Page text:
Thieves may have gotten away with valuables and cash from an area thrift store, but it did nothing to deter the organization from its mission of helping others.
Hillcrest Thrift Store in Lee’s Summit was burglarized in the late night hours of Nov. 4 or the early morning hours of Nov. 5 of more than $800 in cash and jewelry, electronics and other valuables used to assist families in their 90-day transitional housing program.
The store’s manager, Gayle Brunson, said despite the break-in, the store and its parent organization Hillcrest Transitional Housing, have seen the philanthropic community in just a few days step to the plate with donated goods and services.
“I was shocked and it was a lot of disbelief and disappointment,” Brunson said when reached Nov. 6. “I also know that the community that supports Hillcrest will take care of it.”
The store’s computer and surveillance equipment were among the items taken, Brunson said.
“One of our volunteers came and fixed the door that had the issues and secured all the doors in the building again,” she said. “We had another couple of guys who re-wired all of the computer systems that had been cut up and this afternoon we have someone coming to look at our security system to re-wire it. All of that is volunteer.”
Hillcrest Transitional Housing Director Cotton Sivils echoed sentiments similar to Brunson’s about the community’s support of the organization.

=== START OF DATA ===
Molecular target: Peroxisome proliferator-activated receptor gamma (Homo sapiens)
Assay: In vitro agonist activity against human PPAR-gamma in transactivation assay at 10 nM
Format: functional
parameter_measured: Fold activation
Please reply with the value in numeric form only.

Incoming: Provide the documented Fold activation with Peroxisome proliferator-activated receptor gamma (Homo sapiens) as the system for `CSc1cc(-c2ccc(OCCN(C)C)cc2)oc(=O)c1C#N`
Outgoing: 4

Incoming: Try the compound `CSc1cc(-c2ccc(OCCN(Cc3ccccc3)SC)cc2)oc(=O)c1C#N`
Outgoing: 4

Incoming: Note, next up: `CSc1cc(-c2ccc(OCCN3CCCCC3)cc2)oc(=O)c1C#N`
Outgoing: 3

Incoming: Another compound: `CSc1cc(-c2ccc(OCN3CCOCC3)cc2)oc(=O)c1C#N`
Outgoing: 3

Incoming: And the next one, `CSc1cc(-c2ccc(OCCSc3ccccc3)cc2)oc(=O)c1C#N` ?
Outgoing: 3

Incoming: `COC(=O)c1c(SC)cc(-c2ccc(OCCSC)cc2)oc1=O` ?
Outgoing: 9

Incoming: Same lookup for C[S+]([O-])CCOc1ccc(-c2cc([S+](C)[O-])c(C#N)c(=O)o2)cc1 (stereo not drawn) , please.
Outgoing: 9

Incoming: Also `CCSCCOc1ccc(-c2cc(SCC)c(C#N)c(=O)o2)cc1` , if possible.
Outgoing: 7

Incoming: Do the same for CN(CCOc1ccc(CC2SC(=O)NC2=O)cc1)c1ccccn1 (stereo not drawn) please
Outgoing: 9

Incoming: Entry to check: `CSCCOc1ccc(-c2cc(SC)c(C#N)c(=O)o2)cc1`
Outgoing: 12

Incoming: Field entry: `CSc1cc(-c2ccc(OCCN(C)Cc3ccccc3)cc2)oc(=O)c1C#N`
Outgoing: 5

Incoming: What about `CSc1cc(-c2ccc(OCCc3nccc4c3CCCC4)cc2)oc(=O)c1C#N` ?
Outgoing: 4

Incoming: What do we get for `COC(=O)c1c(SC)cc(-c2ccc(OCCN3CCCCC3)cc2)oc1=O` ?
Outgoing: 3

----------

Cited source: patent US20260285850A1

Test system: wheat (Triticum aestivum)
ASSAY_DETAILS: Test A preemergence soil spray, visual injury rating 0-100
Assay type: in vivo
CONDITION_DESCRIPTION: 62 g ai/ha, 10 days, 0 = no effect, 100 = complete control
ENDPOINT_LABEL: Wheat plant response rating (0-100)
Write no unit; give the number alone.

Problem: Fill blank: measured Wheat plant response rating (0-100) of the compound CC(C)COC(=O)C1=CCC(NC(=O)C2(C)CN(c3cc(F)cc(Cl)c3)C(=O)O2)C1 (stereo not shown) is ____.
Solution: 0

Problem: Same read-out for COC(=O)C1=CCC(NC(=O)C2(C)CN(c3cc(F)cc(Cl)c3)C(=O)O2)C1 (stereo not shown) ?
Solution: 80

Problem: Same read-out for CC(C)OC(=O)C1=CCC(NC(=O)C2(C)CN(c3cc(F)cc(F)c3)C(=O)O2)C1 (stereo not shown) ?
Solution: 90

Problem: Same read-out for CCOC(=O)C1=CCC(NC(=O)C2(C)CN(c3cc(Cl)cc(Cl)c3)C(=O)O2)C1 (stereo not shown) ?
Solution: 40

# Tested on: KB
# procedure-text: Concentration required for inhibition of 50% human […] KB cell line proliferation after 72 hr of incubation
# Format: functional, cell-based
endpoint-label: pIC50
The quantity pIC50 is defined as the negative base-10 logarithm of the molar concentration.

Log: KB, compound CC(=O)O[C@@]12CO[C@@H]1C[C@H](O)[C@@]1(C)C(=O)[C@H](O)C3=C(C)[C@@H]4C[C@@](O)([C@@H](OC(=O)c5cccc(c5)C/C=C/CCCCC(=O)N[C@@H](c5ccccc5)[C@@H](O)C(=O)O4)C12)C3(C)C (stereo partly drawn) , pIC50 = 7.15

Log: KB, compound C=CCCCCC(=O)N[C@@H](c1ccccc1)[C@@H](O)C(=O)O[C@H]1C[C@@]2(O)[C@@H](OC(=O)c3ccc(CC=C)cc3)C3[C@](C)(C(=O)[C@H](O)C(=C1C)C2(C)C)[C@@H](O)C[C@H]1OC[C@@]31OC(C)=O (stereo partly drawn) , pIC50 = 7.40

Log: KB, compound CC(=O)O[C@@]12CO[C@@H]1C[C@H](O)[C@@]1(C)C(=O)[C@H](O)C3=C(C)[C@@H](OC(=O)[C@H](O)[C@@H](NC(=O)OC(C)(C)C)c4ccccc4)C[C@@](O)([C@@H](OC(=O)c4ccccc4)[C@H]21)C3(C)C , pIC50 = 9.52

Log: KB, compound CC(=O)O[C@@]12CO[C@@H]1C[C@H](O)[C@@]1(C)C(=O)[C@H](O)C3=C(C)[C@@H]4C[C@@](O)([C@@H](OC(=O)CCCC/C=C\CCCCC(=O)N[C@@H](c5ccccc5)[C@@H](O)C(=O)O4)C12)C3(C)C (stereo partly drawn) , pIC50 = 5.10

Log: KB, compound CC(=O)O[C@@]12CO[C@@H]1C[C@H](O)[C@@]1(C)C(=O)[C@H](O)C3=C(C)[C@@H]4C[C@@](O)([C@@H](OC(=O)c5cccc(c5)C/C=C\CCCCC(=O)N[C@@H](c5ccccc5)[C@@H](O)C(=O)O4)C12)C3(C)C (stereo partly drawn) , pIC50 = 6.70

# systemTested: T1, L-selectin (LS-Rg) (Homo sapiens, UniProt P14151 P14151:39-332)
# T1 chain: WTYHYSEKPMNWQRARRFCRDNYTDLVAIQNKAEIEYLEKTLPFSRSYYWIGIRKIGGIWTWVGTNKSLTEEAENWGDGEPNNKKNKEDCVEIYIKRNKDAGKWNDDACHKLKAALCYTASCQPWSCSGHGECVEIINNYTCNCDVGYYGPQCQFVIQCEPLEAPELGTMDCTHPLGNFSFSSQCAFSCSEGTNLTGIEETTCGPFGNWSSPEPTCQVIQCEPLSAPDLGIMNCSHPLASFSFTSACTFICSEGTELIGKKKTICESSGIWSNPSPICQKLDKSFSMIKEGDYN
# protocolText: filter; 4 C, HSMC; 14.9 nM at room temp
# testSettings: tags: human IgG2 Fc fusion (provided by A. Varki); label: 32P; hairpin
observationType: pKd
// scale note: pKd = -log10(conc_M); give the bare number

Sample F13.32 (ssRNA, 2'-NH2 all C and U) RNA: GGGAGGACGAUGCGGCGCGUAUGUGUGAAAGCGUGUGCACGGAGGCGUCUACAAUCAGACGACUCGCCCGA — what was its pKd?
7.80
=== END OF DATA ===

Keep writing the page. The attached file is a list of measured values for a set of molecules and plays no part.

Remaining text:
“People understand what we do,” Sivils said Nov. 7. “The service that we provide to homeless families is very valuable. Anytime we experience something like this, the community steps forward in terms of need to help us address whatever challenges may be facing us.
“Just like all of those other things and times, the community has stepped forward and said ‘we’re going to help Hillcrest to work through this.’”
Lee’s Summit Police are currently investigating the break-in, but as of Nov. 7 hadn’t made any arrests in the case. As in most cases, law enforcement urges anyone with information about the burglary to contact them on their TIPS hotline at 816-969-1752.
In the meantime, Brunson and her team of workers and volunteers will keep on keeping on in regards to the families that need them most.
“I ordered in lunch for everybody (Nov. 6) so that they can stay in a little bit longer and help get straightened up,” she said. “Thankfully, one of our board members came and got some money out of the bank and we were able to open up around 11:30 (a.m.), which was only an hour and-a-half late and about 10 minutes after the police left.”